Even if women were able to somehow screen themselves for the above conditions, there is no way this could substitute for the skill and experience a trained physician would bring in a face-to-face exam. This could be crucial.

The RU486 trials excluded anyone who had a history of severe liver, respiratory, or renal disease or thromboembolism. Also excluded were those who were anemic, had a suggestion of pelvic inflammatory disease, or had insulin-dependent diabetes. Significantly, the trials also excluded anyone who had high blood pressure or some sort of cardiovascular disease.

While these were not included in the final list of contraindications, any doctor familiar with the drugs and their properties would understand the need for a more comprehensive interview and physical examination to avoid potentially serious adverse reactions. A doctor understanding the properties of prostaglandins on heart muscle, for example, might be more reluctant to prescribe the medication to a 21-year-old with a family history of heart disease.

Of the pain, nausea, vomiting, and diarrhea that often accompany chemical abortions, Harper, Ellertson, and Winikoff write, "For the most part, women could manage these side effects with over-the-counter analgesics." Some women, they admit, may need stronger medicine to fight the pain and other side effects, which "might constitute a reason for physician involvement."

The researchers admit that excessive bleeding put a certain number of women in the hospital during the trials of the drug, but said that those women "were able to follow the appropriate rules of thumb for seeking care when they needed it." Women in the trials, however, were rigorously screened and given extensive counseling and explicit instructions in person about when and how to contact their physicians.

Even the authors admit it is unclear how well women will follow instructions in the absence of an initial doctor-patient contact. The risks -- hemorrhage or death -- are considerable.

Even while granting that "the consequences of missing an ongoing pregnancy are serious enough to perhaps warrant a clinical role if women are not able to assess completion accurately," the authors do not seem to able to bring themselves to admit that there is any one stage where the presence or expertise of a doctor ought to be required. It will be "obvious" to many women when the abortion has occurred, they say, but "a follow-up clinic visit should always be an option for women who are in doubt."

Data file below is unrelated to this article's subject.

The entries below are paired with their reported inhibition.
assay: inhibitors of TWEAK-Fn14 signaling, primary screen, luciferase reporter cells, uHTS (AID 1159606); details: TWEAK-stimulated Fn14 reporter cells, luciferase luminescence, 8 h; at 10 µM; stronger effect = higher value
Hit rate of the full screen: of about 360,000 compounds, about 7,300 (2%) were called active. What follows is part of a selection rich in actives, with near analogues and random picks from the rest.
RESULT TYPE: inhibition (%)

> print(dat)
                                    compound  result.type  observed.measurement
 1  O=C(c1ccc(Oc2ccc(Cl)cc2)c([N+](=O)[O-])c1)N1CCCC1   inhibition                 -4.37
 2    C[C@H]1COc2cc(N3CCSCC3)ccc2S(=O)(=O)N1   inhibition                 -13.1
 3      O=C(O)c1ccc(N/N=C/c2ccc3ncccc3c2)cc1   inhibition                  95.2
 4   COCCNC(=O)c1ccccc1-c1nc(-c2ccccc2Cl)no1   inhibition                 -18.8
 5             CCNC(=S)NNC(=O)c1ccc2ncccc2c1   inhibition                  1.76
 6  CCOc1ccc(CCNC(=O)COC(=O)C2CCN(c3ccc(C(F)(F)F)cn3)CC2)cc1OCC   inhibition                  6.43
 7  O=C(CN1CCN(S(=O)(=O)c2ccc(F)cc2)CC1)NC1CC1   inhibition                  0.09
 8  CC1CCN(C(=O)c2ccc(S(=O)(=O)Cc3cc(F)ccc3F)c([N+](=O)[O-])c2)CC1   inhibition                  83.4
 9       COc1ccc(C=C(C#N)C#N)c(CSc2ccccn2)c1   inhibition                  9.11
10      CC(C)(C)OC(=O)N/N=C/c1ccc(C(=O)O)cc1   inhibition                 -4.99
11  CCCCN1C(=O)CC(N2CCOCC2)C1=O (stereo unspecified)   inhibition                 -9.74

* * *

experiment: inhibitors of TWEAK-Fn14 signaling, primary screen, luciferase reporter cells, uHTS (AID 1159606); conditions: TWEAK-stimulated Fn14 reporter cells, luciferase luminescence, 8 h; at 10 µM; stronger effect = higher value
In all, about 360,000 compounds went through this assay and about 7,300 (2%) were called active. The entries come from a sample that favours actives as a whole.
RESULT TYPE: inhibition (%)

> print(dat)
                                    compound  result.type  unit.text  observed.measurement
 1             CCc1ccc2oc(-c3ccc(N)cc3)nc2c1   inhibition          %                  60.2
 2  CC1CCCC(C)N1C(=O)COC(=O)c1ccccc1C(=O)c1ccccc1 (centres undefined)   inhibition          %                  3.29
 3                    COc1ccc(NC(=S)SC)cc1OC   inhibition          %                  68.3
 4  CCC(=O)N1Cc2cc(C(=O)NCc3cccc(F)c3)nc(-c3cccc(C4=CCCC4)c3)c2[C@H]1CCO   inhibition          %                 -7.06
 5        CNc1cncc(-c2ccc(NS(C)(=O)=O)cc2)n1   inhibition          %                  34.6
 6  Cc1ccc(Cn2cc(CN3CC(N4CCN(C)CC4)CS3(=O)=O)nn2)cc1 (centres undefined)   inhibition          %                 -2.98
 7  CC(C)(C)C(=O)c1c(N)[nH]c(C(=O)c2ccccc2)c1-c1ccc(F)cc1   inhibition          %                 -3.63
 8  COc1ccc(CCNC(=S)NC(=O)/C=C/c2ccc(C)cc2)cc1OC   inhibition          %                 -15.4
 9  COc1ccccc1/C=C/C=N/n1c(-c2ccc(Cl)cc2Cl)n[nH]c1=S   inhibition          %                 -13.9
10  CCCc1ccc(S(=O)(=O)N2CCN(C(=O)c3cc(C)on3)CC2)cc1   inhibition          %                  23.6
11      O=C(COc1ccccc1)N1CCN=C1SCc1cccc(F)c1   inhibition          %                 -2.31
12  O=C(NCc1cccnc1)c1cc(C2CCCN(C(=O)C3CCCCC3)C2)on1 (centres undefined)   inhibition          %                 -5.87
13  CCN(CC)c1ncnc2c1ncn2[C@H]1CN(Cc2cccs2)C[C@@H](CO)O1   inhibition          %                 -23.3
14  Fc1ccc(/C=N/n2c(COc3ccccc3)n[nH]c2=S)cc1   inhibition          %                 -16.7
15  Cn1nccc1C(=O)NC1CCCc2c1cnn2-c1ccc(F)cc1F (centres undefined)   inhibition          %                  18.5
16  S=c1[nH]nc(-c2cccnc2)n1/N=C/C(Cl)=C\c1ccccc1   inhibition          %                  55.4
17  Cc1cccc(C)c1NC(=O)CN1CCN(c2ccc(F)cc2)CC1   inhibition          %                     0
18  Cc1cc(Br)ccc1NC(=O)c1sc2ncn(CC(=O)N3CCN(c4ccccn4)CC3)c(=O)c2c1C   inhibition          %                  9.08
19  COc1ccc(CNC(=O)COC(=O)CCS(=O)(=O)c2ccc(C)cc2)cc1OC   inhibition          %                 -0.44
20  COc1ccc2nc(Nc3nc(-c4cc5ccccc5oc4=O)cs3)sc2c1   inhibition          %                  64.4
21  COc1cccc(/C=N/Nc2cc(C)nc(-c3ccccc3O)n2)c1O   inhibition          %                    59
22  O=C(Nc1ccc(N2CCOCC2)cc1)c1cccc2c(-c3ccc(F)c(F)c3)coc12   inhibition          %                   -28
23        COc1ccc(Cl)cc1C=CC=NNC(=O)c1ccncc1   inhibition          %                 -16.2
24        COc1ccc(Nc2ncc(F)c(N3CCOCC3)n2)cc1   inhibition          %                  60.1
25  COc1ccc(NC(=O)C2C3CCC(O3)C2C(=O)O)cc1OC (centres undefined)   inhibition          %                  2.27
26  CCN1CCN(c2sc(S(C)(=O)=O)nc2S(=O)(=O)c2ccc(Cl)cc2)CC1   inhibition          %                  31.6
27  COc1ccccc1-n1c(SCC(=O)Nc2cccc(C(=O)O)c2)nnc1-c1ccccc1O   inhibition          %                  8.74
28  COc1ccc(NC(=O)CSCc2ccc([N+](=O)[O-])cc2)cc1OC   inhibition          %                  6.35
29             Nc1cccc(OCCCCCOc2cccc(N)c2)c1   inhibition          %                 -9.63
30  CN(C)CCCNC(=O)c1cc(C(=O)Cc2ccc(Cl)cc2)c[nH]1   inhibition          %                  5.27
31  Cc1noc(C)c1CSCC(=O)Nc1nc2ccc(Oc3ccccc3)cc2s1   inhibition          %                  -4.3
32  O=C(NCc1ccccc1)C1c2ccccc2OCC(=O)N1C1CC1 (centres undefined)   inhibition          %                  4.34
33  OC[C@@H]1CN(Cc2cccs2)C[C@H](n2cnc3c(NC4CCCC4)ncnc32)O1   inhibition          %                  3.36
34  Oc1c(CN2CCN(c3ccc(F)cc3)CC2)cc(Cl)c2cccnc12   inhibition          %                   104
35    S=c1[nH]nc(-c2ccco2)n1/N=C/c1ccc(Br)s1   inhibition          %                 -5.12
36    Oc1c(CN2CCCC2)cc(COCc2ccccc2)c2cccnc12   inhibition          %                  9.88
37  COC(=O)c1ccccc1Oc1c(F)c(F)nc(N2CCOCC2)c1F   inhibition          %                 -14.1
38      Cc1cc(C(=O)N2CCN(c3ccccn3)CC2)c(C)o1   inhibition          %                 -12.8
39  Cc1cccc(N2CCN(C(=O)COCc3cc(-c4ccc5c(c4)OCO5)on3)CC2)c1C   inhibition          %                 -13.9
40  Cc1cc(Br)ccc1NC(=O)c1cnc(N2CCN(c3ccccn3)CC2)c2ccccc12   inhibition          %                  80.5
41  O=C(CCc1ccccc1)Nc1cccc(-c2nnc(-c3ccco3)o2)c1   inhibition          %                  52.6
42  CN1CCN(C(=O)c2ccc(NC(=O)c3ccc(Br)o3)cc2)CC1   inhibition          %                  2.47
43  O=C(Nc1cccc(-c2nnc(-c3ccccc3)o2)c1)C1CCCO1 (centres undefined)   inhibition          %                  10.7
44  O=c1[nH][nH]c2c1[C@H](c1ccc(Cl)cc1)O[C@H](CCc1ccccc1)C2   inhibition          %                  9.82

The researchers suggest that "an extremely useful tool to develop for all women would be a dipstick urine pregnancy test to diagnose completion of abortion. Telephone consultation could also provide assistance at this stage in interpreting test results." How someone on the other end of a telephone is supposed to be able to read the results of a dipstick, analyze the baby's remains, or determine what fetal tissue remains in the uterus, the authors do not say.

In closing, the authors write, "Although clinician assistance might be useful, it is clear from our study that routine physician involvement is not essential. Physicians may be necessary for back-up, but mid-level providers, such as nurse-midwives or nurses themselves, have the skills needed to help women with those steps they could not manage or chose not to undertake alone."

However, many women have abortions precisely because they feel abandoned -- by their boyfriends, parents, and society in general. Now the promoters of the abortion pill want to add another level of abandonment to the burden borne by the pregnant woman -- abandonment by the medical profession.

They say the issue is control and convenience. What this means is that a woman may endure the most painful and dangerous parts of her abortion, and face the most horrific consequences of her actions, all alone. That's a recipe not just for soul-crushing loneliness, but for a public health nightmare.>EN
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Publication:National Right to Life News
Geographic Code:1USA
Date:Jun 1, 2002
Next Article:A Huge Success at an Unlikely Place.